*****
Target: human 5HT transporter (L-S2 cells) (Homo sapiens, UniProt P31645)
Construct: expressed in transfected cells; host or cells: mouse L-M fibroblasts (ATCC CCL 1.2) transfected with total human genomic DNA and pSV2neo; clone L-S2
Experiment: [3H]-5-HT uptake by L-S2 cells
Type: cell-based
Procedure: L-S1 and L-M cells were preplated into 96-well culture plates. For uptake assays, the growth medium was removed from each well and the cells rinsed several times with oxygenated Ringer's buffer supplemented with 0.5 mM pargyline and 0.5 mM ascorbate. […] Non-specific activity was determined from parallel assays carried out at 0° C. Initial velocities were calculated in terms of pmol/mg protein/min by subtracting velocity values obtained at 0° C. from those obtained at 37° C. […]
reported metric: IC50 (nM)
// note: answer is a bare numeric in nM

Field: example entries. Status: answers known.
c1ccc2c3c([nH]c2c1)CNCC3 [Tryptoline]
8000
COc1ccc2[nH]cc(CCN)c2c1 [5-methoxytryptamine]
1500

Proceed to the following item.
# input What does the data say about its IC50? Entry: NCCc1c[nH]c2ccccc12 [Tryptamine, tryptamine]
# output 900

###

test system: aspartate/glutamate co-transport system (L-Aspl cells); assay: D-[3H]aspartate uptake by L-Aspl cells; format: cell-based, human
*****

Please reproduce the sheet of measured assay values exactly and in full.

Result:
Target: human 5HT transporter (L-S2 cells) (Homo sapiens, UniProt P31645)
Construct: expressed in transfected cells; host or cells: mouse L-M fibroblasts (ATCC CCL 1.2) transfected with total human genomic DNA and pSV2neo; clone L-S2
Experiment: [3H]-5-HT uptake by L-S2 cells
Type: cell-based
Procedure: L-S1 and L-M cells were preplated into 96-well culture plates. For uptake assays, the growth medium was removed from each well and the cells rinsed several times with oxygenated Ringer's buffer supplemented with 0.5 mM pargyline and 0.5 mM ascorbate. […] Non-specific activity was determined from parallel assays carried out at 0° C. Initial velocities were calculated in terms of pmol/mg protein/min by subtracting velocity values obtained at 0° C. from those obtained at 37° C. […]
reported metric: IC50 (nM)
// note: answer is a bare numeric in nM

Field: example entries. Status: answers known.
c1ccc2c3c([nH]c2c1)CNCC3 [Tryptoline]
8000
COc1ccc2[nH]cc(CCN)c2c1 [5-methoxytryptamine]
1500

Proceed to the following item.
# input What does the data say about its IC50? Entry: NCCc1c[nH]c2ccccc12 [Tryptamine, tryptamine]
# output 900

###

test system: aspartate/glutamate co-transport system (L-Aspl cells); assay: D-[3H]aspartate uptake by L-Aspl cells; format: cell-based, human